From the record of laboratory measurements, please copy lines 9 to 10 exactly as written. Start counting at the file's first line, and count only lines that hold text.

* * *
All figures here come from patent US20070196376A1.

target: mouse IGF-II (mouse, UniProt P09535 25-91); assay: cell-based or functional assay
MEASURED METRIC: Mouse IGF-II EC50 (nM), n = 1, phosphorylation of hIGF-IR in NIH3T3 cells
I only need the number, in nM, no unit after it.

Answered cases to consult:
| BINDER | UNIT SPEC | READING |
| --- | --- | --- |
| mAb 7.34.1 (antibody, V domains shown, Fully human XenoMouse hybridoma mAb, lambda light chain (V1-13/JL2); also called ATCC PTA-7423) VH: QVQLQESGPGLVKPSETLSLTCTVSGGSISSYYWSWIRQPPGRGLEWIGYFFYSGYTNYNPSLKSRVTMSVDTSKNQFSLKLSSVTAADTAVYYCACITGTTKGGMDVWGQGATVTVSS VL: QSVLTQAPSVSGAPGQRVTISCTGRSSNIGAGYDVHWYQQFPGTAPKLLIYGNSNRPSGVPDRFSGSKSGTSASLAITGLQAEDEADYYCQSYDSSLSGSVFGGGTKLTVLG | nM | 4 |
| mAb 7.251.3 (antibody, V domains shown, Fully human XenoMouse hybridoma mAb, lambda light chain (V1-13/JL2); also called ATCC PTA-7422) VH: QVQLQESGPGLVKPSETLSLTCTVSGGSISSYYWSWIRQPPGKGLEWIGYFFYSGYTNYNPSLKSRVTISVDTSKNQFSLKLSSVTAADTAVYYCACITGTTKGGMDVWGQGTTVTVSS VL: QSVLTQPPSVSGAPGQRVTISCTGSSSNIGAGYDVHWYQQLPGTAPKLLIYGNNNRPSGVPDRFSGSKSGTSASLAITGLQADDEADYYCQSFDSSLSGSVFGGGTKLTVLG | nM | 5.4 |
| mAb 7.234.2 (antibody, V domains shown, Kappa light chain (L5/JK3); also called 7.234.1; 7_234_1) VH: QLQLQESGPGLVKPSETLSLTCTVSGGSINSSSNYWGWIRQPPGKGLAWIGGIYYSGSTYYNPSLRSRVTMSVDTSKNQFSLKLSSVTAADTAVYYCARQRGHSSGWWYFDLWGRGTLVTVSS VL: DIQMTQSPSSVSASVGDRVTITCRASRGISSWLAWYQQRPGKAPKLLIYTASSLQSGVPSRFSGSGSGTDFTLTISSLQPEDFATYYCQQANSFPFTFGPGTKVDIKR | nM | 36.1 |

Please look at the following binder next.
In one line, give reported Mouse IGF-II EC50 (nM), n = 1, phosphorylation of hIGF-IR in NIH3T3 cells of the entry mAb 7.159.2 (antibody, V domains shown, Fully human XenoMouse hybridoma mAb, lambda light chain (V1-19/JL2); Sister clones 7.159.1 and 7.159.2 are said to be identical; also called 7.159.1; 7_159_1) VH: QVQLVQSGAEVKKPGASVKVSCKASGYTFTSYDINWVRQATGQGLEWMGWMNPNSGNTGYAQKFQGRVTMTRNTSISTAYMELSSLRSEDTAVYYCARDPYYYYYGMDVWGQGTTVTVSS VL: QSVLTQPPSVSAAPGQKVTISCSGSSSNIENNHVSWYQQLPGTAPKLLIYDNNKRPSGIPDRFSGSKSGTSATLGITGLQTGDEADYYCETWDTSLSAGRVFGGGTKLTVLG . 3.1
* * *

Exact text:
| mAb 7.251.3 (antibody, V domains shown, Fully human XenoMouse hybridoma mAb, lambda light chain (V1-13/JL2); also called ATCC PTA-7422) VH: QVQLQESGPGLVKPSETLSLTCTVSGGSISSYYWSWIRQPPGKGLEWIGYFFYSGYTNYNPSLKSRVTISVDTSKNQFSLKLSSVTAADTAVYYCACITGTTKGGMDVWGQGTTVTVSS VL: QSVLTQPPSVSGAPGQRVTISCTGSSSNIGAGYDVHWYQQLPGTAPKLLIYGNNNRPSGVPDRFSGSKSGTSASLAITGLQADDEADYYCQSFDSSLSGSVFGGGTKLTVLG | nM | 5.4 |
| mAb 7.234.2 (antibody, V domains shown, Kappa light chain (L5/JK3); also called 7.234.1; 7_234_1) VH: QLQLQESGPGLVKPSETLSLTCTVSGGSINSSSNYWGWIRQPPGKGLAWIGGIYYSGSTYYNPSLRSRVTMSVDTSKNQFSLKLSSVTAADTAVYYCARQRGHSSGWWYFDLWGRGTLVTVSS VL: DIQMTQSPSSVSASVGDRVTITCRASRGISSWLAWYQQRPGKAPKLLIYTASSLQSGVPSRFSGSGSGTDFTLTISSLQPEDFATYYCQQANSFPFTFGPGTKVDIKR | nM | 36.1 |